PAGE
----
Sprawl

Sprawl
What is Sprawl?
Once upon a time, sprawl was a fairly neutral term to describe car dependent, low-density economic growth beyond the bounds of older suburbs. Now it is used almost exclusively to describe the dark side of that growth: unbearable traffic, vanishing open space, increasing levels of air and water pollution, and higher taxes to perpetuate the cycle of new schools, sewers, and roads. And that’s just what the residents of older suburbs are feeling. Sprawl is even less attractive to urban residents who are left behind and involuntarily subsidize the outward migration through their taxes.
The sprawl debate has opened social fault lines across the nation. Developers and environmentalists spar over sprawl in court. Suburban leaders guard their bounty of businesses and jobs while city leaders clamor for a share. Inner-ring suburbanites hunker down to preserve their American dream while outer-ring suburbanites demand their slice of the good life.
Sprawl: The Good News and the Bad News
The good news is that more Americans own their home than ever. The bad news, according to some, is that many of those homes are located in large new suburban developments, the result of sprawl. As people live farther and farther away from urban centers and older suburbs, environmentalists say more problems are created- previously undeveloped land is gobbled up by developers for housing tracts and shopping centers, and residents of these new suburbs must drive longer distances to both go to work and to complete their errands.

Sprawl is on politicians’ minds. Sprawl in on the minds of the electorate as well. In a recent survey on resident’s biggest concerns about their communities, respondents said that that sprawl and traffic tied with crime as their primary concern.

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Some communities are adopting “smart growth” policies, which regulate the development of open spaces to ensure land isn’t completely consumed by housing tracts and strip malls and create land-use policies to preserve farmland. But critics of smart growth say it is unfair to restrict land use and that people have a right to build and develop land where they can afford to do it.

Some “smart growth” policies include:
strengthen and direct development toward existing communities
a range of housing choices
walk-able neighborhoods
attractive communities with a sense of place
mixed land uses
preservation of farmland and natural areas
a variety of transportation choices
compact building design
On One Hand…

The thirst for more houses farther and farther away from established urban centers poses a grave threat to the environment and our quality of life. Greedy developers consume acres upon acres of open space and jam in as many cookie-cutter houses or “big box” stores like Wal-Mart as possible. The result is less open space, including farmland, the destruction of older communities, and more traffic congestion. Large discount stores force smaller businesses to close up shop–the corner hardware store cannot compete with, for example, Home Depot’s massive purchasing power and lower prices.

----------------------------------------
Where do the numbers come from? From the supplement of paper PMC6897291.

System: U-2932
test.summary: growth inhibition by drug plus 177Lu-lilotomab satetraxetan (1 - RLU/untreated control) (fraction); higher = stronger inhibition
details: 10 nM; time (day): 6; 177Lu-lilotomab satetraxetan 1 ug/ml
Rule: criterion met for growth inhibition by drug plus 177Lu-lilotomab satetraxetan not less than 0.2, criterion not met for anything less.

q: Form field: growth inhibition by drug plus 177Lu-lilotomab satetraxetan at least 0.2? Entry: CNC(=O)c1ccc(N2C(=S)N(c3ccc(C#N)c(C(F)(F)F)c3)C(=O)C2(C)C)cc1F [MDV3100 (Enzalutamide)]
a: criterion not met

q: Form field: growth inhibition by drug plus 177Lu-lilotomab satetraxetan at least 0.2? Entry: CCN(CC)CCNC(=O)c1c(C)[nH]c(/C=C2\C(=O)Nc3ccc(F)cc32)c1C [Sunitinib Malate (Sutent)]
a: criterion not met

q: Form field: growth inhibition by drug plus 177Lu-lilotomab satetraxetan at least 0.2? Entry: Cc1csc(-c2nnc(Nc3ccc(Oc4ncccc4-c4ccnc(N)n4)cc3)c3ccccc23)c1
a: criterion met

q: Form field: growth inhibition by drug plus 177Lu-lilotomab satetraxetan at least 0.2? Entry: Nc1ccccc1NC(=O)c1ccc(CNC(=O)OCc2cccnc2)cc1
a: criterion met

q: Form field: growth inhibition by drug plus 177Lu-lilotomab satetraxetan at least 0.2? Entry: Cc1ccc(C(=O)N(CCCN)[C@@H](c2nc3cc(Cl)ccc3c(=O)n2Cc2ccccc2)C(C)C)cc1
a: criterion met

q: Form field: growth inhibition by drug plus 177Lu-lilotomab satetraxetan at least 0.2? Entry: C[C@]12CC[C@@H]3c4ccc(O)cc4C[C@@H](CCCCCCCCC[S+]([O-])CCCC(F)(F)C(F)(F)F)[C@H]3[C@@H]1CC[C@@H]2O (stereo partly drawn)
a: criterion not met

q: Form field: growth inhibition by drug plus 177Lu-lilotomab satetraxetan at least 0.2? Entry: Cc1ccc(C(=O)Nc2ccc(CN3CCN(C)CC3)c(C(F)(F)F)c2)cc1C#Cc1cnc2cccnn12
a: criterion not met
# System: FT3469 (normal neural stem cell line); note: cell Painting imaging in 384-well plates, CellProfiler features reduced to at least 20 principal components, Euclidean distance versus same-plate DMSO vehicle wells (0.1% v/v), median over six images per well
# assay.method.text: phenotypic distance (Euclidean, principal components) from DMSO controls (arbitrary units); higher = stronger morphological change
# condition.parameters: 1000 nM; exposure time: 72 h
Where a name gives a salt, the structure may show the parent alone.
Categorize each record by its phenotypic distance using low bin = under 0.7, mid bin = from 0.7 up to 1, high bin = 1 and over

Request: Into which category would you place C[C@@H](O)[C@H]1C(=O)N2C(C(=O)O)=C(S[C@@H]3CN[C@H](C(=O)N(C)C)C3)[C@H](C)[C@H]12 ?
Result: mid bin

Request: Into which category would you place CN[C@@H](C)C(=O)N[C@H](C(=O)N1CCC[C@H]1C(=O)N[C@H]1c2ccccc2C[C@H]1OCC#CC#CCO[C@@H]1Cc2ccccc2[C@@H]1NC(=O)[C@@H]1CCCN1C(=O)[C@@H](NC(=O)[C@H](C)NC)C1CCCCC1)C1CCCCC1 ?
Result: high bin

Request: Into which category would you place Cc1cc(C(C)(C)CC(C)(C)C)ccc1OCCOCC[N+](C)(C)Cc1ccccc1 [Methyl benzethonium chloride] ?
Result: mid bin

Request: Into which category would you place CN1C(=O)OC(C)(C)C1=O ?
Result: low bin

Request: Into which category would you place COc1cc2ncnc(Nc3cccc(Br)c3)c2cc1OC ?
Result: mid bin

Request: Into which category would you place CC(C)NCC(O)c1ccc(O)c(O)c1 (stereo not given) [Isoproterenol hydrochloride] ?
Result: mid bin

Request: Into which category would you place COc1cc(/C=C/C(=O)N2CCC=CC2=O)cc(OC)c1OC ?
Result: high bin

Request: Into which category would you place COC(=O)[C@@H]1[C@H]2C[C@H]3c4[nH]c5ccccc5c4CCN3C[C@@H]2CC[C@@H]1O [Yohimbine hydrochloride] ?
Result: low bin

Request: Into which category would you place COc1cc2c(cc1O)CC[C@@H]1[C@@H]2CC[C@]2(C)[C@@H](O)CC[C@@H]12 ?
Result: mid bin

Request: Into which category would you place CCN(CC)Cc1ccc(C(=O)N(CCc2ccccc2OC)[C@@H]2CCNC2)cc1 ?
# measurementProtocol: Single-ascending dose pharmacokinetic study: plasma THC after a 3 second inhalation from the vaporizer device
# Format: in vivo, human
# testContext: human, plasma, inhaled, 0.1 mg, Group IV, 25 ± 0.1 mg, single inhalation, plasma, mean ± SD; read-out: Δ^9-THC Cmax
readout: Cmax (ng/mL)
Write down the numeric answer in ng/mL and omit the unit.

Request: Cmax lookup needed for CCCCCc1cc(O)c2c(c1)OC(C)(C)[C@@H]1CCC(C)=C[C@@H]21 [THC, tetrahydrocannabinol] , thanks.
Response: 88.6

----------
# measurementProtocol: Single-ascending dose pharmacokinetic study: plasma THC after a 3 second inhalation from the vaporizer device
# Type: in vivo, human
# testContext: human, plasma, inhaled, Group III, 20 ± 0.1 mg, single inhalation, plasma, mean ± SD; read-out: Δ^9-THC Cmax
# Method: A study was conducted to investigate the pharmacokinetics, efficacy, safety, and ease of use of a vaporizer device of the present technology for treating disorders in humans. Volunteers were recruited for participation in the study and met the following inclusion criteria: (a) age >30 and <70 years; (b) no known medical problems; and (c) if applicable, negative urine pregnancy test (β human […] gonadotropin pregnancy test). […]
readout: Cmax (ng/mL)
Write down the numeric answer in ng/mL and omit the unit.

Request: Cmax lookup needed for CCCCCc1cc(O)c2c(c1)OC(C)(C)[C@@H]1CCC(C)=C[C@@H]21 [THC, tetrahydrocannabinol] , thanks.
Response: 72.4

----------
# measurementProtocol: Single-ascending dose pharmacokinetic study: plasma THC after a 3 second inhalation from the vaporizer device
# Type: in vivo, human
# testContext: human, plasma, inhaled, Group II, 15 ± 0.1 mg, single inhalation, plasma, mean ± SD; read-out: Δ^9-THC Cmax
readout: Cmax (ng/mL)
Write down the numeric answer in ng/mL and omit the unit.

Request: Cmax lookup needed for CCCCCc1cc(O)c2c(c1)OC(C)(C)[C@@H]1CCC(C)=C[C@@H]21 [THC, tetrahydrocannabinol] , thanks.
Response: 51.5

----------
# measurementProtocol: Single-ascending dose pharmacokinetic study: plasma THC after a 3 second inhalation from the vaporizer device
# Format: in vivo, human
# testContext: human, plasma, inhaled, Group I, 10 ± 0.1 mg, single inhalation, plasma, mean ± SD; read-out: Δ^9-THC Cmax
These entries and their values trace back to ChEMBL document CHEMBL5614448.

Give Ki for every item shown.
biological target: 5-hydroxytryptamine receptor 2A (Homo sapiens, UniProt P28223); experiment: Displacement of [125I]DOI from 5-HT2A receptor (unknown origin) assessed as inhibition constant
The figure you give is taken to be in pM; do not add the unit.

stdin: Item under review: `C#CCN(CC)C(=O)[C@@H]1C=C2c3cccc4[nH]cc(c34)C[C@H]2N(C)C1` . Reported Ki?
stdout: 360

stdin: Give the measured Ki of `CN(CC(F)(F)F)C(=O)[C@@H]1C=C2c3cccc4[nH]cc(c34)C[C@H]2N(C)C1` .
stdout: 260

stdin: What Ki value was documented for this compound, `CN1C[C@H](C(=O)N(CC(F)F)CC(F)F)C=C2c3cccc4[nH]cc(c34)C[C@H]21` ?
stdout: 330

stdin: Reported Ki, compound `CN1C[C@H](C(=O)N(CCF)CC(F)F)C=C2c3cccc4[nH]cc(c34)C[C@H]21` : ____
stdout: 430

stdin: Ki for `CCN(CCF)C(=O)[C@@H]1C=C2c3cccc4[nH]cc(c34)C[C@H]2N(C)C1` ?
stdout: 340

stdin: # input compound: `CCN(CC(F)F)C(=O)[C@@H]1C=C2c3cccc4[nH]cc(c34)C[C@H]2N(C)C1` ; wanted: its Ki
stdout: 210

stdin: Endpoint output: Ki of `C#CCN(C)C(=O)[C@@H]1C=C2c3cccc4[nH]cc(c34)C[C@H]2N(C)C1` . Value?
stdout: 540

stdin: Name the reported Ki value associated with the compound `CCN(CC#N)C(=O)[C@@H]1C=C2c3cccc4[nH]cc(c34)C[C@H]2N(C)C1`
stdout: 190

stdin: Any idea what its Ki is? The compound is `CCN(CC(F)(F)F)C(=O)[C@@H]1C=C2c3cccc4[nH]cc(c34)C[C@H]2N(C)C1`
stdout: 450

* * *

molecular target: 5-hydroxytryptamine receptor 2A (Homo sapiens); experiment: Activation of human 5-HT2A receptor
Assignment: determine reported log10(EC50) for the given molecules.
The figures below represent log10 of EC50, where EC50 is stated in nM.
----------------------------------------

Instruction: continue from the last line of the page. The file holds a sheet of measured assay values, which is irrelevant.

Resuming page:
On the Other Hand…

Sprawl is about the right to choose where we want to live. And as home prices in major metropolitan areas such as Boston, NYC, Philadelphia, and San Francisco soar, living farther away from the city and older suburbs is the only choice for many families. People move to the suburbs to get more bang for their housing buck, send their kids to better schools, and to live in safer areas. It is unfair to characterize all developments as soulless tracts of house after house. Housing developments work hard to build a sense community and many succeed.

Possible Solutions?
avoid “one-size-fits-all” solutions – respect the enormous legal, political, and even cultural differences among regions and states with respect to sprawl.
stop subsidizing sprawl through transportation and housing policies that favor new development over renovation of existing facilities
encourage state and local multi-jurisdictional land-use planning without dictating its outcome
empower local public-private partnerships with stewardship over environmental resources, using national and state environmental standards as the goal
strong public transportation systems
Conclusion
Sprawl has gotten a bum rap – sort of. It has become an all-purpose political catchword for the rape of the land by unscrupulous builders who would pave over the Everglades given half a chance. Sure, there’s some truth in that caricature. And yes, the preservation of open space should be a high priority. But sprawl is also an expression of the upward mobility and growth in home-ownership generated by our past half-century of economic success. There is no silver bullet solution to problems produced by sprawl. It is an unavoidable part of our future. The challenge for all is to learn how to curb sprawl’s worst effects without reducing the wealth and freedom that helped give us sprawl in the first place.


Sources
www.sprawlcity.org
www.sierraclub.org
www.epa.gov